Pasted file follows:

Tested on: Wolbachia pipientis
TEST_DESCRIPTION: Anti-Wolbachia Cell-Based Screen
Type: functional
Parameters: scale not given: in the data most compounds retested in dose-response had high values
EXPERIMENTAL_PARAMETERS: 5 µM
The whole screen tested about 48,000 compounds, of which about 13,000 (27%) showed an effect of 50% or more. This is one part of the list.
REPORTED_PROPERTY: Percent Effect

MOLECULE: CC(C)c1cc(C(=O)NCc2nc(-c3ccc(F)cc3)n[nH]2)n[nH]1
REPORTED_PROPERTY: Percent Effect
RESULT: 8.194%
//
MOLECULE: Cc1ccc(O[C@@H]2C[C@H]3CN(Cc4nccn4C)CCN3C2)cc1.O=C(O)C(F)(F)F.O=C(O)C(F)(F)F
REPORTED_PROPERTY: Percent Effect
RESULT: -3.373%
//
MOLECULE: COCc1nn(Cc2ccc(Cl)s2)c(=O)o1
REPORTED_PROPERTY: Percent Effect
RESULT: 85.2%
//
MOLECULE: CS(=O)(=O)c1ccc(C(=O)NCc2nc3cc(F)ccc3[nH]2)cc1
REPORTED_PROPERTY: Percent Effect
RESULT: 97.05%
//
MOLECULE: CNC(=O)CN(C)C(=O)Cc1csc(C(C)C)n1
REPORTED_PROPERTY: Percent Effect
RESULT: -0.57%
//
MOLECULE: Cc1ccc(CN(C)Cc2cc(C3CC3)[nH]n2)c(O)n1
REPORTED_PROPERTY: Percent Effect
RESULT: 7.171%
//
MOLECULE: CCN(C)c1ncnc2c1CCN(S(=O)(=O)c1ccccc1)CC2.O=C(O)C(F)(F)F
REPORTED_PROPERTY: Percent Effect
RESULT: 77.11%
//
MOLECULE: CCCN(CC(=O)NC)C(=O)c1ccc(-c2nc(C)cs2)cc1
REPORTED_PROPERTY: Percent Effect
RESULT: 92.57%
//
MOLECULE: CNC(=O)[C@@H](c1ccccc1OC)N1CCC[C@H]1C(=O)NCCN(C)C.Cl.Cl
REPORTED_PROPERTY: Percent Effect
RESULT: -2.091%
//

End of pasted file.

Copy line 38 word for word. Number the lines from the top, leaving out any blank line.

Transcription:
RESULT: 92.57%